During this time of stay-at-home orders and social distancing, many people are turning to online mental health care to get the therapy or med management that they need. For some, this means transferring their current mindcare to online, which all MindPath providers are now able to do. For others, it means seeking out care for the first time to help them cope with the unprecedented change and stress of this pandemic. We know that change can be difficult and for some people, accessing online mental health care may feel unappealing because it is new and unknown. In this article we want to address common concerns and answer frequent questions about online mental health care—how it works and why it’s useful.
We spoke with MindPath provider Kelly Crenshaw, NP-C, who has been offering mental health care online for the last four years. Ms. Crenshaw spoke with us about her experience and answered our questions.
Which kinds of mental health care can you receive online?
The two most common kinds of mental health care that people receive online are therapy and medication management. For the most part you can do everything online that you could do in person. There are some exceptions, such as drug tests or more specialized services, but in general, most mental health care easily translates to the online platform.
What concerns do you hear from patients about switching to online care?
People are concerned about not being able to use the technology. But online care, also called telehealth, is much easier to access than most people think. Many are surprised by how easy it is; they’re relieved when they’re done, and they’ve gotten the care that they need.
There’s always going to be a chance that a connection won’t work right away, but it’s important to know that no one is going to leave you hanging. For example, providers can call people on the phone in the event, though unlikely, that a connection is interrupted. In my practice, there hasn’t been a single patient who switched from in office to telehealth who wasn’t able to connect to the online platform. The technology isn’t hard at all and your provider will give you instructions and can help talk you through how to use it. The platform that we use is called MEND, and it is really good. I’ve tried others in the past that aren’t as good, but I recommend MEND.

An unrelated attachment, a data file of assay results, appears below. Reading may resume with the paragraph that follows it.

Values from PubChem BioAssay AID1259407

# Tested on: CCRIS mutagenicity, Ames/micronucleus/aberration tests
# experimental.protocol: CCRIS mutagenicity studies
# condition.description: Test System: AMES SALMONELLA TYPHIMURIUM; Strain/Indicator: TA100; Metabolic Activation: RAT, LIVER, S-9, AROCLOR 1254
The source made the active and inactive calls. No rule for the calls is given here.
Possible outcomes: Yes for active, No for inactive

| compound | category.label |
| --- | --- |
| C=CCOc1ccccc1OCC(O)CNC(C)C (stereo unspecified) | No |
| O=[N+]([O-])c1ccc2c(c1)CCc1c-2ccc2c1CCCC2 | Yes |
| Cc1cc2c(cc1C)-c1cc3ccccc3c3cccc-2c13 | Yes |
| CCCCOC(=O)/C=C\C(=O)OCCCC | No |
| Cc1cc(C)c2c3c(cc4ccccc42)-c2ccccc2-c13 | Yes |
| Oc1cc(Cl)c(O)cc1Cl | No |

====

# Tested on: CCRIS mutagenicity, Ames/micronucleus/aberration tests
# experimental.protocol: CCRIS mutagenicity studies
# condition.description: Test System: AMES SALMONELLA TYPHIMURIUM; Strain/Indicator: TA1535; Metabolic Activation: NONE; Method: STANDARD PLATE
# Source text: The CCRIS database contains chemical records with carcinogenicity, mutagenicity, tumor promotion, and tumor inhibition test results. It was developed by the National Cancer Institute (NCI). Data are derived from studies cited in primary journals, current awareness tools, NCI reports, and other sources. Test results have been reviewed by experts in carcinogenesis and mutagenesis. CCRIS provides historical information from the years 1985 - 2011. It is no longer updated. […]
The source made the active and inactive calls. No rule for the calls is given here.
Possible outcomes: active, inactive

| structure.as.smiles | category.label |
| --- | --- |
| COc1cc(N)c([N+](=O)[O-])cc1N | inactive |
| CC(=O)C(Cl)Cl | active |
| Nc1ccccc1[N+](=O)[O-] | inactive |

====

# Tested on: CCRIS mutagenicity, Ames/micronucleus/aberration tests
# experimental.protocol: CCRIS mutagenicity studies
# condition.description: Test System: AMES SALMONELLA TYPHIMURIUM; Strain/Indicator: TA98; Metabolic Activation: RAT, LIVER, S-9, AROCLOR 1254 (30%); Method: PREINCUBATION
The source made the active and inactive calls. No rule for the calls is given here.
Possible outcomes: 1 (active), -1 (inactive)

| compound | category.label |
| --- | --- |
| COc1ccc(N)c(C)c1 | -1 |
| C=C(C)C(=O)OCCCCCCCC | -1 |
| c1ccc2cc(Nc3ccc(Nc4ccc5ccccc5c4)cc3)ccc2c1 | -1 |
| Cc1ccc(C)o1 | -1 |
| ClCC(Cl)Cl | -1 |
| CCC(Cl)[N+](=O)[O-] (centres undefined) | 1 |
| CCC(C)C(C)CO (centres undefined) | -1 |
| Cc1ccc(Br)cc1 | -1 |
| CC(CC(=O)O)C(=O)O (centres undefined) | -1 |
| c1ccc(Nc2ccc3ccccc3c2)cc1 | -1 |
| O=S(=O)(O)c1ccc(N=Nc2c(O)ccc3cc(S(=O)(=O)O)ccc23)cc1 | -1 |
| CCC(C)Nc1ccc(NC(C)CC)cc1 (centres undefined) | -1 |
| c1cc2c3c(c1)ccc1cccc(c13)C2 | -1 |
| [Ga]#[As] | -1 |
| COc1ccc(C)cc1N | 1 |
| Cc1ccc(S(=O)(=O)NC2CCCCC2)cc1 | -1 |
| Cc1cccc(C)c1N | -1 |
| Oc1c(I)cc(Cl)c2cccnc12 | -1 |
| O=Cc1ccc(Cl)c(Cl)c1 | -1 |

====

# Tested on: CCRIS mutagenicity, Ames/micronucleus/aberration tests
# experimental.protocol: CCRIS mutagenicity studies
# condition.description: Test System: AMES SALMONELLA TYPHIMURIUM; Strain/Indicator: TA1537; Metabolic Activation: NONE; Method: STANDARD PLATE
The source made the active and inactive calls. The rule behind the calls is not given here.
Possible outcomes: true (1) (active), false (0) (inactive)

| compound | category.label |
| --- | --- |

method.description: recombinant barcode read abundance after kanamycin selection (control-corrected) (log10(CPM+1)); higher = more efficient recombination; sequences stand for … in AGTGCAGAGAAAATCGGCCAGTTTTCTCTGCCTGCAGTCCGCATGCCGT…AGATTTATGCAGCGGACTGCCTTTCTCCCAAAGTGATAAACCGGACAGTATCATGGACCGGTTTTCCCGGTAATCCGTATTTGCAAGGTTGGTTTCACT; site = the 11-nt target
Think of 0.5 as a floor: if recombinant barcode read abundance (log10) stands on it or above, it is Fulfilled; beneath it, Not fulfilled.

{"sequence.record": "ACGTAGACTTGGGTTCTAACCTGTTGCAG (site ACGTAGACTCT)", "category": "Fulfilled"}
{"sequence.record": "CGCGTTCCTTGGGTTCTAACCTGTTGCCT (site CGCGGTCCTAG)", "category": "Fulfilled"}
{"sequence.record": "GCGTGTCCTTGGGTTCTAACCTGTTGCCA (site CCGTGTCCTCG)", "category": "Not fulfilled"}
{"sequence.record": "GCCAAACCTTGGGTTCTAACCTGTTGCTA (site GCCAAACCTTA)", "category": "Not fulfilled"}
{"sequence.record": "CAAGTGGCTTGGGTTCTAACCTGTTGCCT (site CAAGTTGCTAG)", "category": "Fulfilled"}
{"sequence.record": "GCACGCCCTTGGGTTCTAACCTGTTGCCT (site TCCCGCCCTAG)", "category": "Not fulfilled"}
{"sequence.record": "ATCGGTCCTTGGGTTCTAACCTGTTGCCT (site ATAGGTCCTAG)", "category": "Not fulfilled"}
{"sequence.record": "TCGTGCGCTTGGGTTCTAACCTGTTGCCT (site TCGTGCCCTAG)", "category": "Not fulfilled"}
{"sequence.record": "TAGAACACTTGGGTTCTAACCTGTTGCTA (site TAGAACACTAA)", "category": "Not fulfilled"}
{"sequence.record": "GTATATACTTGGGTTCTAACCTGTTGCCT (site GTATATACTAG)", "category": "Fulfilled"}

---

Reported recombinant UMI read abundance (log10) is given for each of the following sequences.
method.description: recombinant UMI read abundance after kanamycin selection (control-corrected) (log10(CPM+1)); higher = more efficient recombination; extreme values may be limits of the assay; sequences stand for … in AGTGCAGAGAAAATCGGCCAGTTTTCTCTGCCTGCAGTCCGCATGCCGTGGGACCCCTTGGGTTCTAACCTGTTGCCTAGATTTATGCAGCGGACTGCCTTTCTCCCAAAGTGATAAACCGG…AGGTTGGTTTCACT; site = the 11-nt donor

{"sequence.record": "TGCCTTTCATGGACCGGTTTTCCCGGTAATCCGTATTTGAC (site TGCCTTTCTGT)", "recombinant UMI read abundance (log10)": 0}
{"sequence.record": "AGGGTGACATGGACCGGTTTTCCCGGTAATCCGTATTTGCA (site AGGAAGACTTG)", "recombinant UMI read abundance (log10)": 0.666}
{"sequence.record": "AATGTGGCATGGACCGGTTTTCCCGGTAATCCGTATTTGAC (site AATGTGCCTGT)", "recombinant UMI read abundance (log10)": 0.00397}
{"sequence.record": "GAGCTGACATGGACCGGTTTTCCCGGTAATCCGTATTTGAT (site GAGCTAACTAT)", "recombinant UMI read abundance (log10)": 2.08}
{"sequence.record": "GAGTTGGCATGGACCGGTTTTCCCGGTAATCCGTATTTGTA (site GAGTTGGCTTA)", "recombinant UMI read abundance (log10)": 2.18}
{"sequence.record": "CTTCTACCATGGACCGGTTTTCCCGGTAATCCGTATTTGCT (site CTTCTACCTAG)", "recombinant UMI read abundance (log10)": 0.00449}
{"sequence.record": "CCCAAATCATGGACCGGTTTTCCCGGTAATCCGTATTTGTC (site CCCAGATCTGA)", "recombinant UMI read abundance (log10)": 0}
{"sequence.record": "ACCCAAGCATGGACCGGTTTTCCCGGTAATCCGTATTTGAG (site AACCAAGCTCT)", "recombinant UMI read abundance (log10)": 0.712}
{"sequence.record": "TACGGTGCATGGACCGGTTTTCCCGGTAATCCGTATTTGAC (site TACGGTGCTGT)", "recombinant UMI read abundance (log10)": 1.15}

There is a learning curve for both providers and patients, but it’s not scary and is a lot easier than many people think. It takes some time to learn on the front end, but then once you get set-up you can settle into a new routine pretty quickly. Remember that we’re going to figure out everything together. If you and your provider don’t get connected, then they will call and you all will figure it out. We’re all in this together. No one is going to leave you behind or forget about you. Lots of people have a really positive experience with online care and want to keep doing it even later, after they could switch back to in-office appointments.
What other concerns do you hear?
People think they will miss something without being face-to-face. While it is true that accessing care online is different than being in person, it’s important to remember that patients also gain things by being able to access care from their homes. For example, it’s significant for a lot of pet owners that they can have their pet companions with them during online sessions. Also, for many people, their home spaces are more comfortable than office environments. And while the experience is different, the level of care received is the same. The providers who offer care online are equally as engaged and committed.
What about confidentiality? Do you have advice for people who are concerned about being overheard during a session?